MAUS also famously won a Pulitzer, and I recently saw a review of it in one of Australia's few literary magazines Quadrant, so that's nice to see, especially in light of American press such as Entertainment Weekly and The New York Times covering comics, which is possibly one of the reasons comics are being gradually accepted. Spin even has a last page comic strip, featuring events in a rock stars' lives as drawn by the likes of Paul Pope, Travis Millard and Phillip Bond. And McSweeney's, that barometer of literary hipness, recently dedicated an entire issue to the form, edited by Chris Ware and featuring essays by Chabon and John Updike.


Filmmakers seem to be comics' most kindred spirits. Steve Grant calls comics "paper movies". Directors like Guillermo del Toro, Sam Raimi and Robert Rodriguez have demonstrated as much with their detailed film adaptations of well-known and not-so-well-known comic properties.

While Raimi is already a cult figure, every man and his dog has seen SPIDER-MAN 2 regardless of whether or not they read the comic, and Raimi's affection for the character is demonstrable. Del Toro has now made two comic-based movies, HELLBOY and BLADE 2, but he started out making beautifully chilling and highly acclaimed horror films. My fiancée doesn't know all that much about comics, but she's going to see HELLBOY when it's finally released in Australia because it's by "the guy who did THE DEVIL'S BACKBONE", one of her favourite films.

'Filmmakers seem to be comics' most kindred spirits.' Del Toro wrote the HELLBOY script and directed the film with Mike Mignola's input every step of the way. They called it their "Harryhausen movie". I cheated and watched the opening scene at my brother's house, grainy and shaky in an obvious handheld camera sort of way, but it looked like it came straight out of the comic. I had to stop watching, it all looked so... perfect. I want to savour the details, the shadows, the Mignola-esque statues, and Nazis, and big Lovecraftian gods on the big screen.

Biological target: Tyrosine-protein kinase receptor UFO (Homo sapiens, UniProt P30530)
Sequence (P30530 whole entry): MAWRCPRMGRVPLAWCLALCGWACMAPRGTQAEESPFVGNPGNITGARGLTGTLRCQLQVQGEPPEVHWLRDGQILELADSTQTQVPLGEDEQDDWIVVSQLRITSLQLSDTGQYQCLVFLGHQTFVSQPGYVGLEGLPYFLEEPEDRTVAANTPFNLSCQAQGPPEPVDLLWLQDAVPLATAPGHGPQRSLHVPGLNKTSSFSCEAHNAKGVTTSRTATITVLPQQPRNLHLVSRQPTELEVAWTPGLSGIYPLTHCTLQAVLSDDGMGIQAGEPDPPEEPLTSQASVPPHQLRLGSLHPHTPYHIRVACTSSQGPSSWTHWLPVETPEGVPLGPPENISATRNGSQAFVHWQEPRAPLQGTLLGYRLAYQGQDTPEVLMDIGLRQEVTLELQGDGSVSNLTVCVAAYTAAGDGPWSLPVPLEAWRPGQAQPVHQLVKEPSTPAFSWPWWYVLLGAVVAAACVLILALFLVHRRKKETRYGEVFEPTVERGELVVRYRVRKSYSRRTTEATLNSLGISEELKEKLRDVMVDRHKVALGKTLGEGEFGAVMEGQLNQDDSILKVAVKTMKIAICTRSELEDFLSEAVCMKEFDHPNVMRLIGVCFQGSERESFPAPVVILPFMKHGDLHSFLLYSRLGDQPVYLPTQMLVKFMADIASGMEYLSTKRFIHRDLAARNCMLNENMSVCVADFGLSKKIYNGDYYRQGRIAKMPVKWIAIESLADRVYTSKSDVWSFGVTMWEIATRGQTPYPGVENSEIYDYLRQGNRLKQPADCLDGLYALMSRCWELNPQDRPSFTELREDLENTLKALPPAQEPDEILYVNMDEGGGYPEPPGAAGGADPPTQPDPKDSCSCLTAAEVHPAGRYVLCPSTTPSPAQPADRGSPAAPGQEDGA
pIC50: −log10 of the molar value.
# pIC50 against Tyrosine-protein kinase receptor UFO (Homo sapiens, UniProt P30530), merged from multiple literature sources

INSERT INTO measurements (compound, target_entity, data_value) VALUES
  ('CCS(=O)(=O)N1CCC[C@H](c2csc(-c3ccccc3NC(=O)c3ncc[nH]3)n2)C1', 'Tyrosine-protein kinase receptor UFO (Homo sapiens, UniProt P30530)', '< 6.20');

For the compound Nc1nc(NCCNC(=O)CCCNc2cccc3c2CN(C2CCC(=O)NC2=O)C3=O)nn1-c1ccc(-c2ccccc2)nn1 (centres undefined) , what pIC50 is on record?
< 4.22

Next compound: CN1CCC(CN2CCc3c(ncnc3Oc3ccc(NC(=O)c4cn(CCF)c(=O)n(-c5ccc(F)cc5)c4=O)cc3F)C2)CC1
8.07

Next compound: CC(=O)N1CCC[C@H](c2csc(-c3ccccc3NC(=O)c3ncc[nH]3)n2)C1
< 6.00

For years Robert Rodriguez has been trying to get a MADMAN film off the ground. In lieu of MADMAN, he's hard at work on his SIN CITY adaptation, and he revealed at the San Diego Comicon that he's using the actual comic panels, Frank Miller's own art, as the storyboards. He publicly stated in interviews that he's not interested in making ROBERT RODRIGUEZ'S SIN CITY, he wants to make FRANK MILLER'S SIN CITY. He went so far as to hire actor Josh Hartnett for the "test" footage (which was the story "The Customer is Always Right"), following Miller's exact layouts, lighting and dialogue.

Having been burnt by Hollywood before (on ROBOCOP 2 and 3), Miller was hesitant, but upon seeing the test he was impressed, and is even directing sections of the film. Not only having an all-star cast (Benicio del Toro, Bruce Willis, Clive Owen, Brittany Murphy, Elijah Wood, just to name a few), the black and white film will have the characteristic Lynn Varley splashes of colour. And to top it off, Rodriguez hopes SIN CITY will get people reading the graphic novels. Luckily they're more accessible than the 40-year mess that is the X-MEN or SPIDER-MAN.

While putting their talents and names behind comics isn't a risky a prospect as it was for someone like F Scott Fitzgerald to back a book as genuinely controversial as ULYSSES, it is still a sign that people in positions to promote comics to a wider audience are as passionate about comics as the everyday reader is. It already looks like their promotion is getting people to sit up and take notice. Fingers crossed.